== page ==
Overcoming Cellular Barriers: Implications for Industrial Biotechnology

Many thanks to everyone who attended this event; we hope that you found it useful and informative. A total of nine new project ideas were identified at the meeting, together with champions to take them forward. If you attanded the meeting and need further information on the projects and/or champions, please contact Charlotte


July 6th and 7th 2016, Birmingham Hilton Metropole

The function of membranes in bacterial, yeast and mammalian cell factories are an important but underappreciated parameter in optimizing recombinant protein quality and yields.  In addition, the delivery of a therapeutic protein to its target often requires that protein to cross one or more membranes.

Three BBSRC NIBB — BioCatNet, BioProNET and CBMNet — are hosting a two day event to address the challenges of protein secretion and targeting in industrial biotechnology.  Three themes form the backdrop of the meeting: Protein trafficking in eukaryotic cells, protein export from bacterial cell factories and delivery of therapeutic proteins to targets.

The meeting will identify how UK academic and industrial strengths can be exploited to enhance application to future challenges, by combining presentations from leading academics and industrialists to inform and stimulate facilitated discussions. The overall aim is to identify collaborative research projects and teams to bid for funding.

To register, please click here.

Wednesday 6th July, 2016
10.30 Registration
11.00 Welcome, Objectives and Funding available – Me profiles Network Directors
Session 1: Protein Trafficking in Eukaryotic Cells
11.15 How UCB are beginning to address protein trafficking both  in-house and with external collaborators Bernie Sweeney – UCB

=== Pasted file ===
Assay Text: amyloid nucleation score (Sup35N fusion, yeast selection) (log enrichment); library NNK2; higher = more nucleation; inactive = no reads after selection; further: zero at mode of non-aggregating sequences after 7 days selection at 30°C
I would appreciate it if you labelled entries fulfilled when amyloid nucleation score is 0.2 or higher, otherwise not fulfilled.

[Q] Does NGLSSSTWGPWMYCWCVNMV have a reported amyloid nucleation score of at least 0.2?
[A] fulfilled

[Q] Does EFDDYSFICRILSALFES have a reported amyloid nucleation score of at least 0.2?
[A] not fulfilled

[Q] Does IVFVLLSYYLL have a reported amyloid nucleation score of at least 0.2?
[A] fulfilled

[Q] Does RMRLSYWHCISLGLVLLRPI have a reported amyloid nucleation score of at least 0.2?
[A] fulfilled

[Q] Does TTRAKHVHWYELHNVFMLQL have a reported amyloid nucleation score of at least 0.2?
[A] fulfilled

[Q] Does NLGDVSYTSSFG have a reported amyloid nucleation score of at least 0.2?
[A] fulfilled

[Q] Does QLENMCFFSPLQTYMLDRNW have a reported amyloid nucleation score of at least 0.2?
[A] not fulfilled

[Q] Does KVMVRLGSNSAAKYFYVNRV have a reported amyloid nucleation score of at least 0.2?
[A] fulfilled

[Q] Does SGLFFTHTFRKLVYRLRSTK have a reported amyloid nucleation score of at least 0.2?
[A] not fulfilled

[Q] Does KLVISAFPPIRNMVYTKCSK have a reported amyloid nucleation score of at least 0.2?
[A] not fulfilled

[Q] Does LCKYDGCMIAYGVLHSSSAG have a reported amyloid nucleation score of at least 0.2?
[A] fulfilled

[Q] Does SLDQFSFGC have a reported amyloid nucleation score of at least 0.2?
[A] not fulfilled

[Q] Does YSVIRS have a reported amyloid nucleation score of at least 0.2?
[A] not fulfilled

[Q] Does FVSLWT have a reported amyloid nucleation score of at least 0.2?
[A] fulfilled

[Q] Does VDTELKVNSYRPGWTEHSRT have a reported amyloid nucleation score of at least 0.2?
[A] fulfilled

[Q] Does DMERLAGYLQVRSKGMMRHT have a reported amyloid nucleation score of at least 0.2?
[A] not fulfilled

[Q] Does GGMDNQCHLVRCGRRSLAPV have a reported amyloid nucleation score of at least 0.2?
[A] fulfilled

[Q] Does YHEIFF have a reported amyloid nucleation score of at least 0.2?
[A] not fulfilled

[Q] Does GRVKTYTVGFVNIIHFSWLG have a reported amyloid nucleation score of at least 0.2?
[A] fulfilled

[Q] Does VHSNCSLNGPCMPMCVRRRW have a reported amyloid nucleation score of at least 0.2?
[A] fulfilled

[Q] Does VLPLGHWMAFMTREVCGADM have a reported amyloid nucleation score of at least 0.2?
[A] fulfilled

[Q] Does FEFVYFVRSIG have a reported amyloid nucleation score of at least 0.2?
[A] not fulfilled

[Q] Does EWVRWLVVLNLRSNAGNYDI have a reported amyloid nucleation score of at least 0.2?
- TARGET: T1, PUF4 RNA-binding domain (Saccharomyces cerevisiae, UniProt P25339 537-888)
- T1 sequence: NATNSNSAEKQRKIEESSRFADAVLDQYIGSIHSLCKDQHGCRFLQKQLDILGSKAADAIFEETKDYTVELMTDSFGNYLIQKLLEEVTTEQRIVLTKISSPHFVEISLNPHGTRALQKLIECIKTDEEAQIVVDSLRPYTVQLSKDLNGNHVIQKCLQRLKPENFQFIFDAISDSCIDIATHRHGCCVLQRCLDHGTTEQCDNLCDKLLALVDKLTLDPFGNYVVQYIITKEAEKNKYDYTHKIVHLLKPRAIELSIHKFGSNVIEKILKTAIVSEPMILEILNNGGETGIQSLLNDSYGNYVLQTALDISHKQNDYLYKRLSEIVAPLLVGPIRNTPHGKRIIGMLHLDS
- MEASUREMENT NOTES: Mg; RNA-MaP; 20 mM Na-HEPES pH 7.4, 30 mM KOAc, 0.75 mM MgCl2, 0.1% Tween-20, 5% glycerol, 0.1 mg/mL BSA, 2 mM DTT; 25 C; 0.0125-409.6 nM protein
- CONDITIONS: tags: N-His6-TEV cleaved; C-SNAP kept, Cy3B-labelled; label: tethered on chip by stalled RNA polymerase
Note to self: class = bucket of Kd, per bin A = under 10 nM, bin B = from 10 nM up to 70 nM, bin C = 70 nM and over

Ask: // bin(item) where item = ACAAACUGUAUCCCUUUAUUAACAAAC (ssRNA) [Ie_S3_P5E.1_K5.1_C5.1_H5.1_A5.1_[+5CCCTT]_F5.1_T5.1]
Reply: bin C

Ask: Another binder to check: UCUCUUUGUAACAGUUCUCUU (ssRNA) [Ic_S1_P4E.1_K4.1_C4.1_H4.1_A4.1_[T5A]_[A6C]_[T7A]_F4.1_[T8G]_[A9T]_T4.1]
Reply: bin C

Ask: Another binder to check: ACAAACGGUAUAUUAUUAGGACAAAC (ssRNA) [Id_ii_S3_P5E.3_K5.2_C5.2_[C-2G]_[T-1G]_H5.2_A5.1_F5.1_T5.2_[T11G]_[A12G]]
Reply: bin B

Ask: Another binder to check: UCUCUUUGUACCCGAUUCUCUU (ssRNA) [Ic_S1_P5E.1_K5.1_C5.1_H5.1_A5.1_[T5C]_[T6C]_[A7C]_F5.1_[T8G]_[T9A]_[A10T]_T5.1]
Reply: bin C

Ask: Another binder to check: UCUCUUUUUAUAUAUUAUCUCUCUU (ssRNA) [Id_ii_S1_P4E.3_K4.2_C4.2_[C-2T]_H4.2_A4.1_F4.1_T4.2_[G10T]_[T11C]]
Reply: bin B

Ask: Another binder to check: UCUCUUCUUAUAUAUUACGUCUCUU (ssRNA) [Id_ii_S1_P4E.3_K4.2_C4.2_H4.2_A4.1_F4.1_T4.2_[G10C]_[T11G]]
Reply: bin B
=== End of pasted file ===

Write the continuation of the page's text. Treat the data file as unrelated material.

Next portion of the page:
11.30 Obtaining a molecular understanding of antibody secretion Andrew Peden – University of Sheffield
Session 2: Protein Export from Bacterial Cell Factories
11.45 Project ‘PeriTune’ -Periplasmic export in e. coli Cobra Biologics
12.00 The Tat pathway as a biotechnological tool for the expression and export of heterologous proteins in E. coli Kelly Walker – University of Kent
Session 3: Delivering Therapeutic Proteins and other compounds substrates/drug molecules 
12.15 Engineering therapeutic proteins for cell entry: the natural approach Ron Jackson, MedImmune
12.30 Engineering biomimetic polymers for intracellular protein delivery Rongjun Chen – Imperial College London
12.45 Review of presentations and scene-setting for discussions to follow
13.00 Lunch and networking
14.00 Parallel Discussions 1
Protein Trafficking Protein Export from Bacterial Cell Factories Delivering Therapeutic Proteins and other molecules
15.25 Report from 3 discussion sessions; definition of topics of interest; themes to be expanded for further development of projects in groups
16.05 Coffee and check-in
16.45 Parallel Discussions 2
Protein Trafficking Protein Export from Bacterial Cell Factories Delivering Therapeutic Proteins and other molecules
17.45 Groups to define initial project areas to develop and for participants to identify their interests for further involvement in day 2 project pitching
18.00 Close
18.30 Networking drinks
19.30 Dinner


Thursday 7th July, 2016
09.00 Technology Drivers
09.00 Imaging vesicle transport in cells Gero Steinberg – University of Exeter
09.25 Molecular interactions in membranes and applications of solid state NMR Boyan Bonev – University of Nottingham
09.50 Q & A
10.00 Project Pitching Projects identified at end of day 1 – on pin boards; champion for each gives 5 minute pitch. Formalise interested parties and refine groups for discussions post-coffee break
10.45 Coffee
11.00 Break out Discussion Sessions within project groups
12.30 All Groups reconvene and share ideas – finalise groupings of individuals to carry planning on to next stage
13.00 Lunch
14.00 BIV writing session – on-the-spot applications
15.00 Close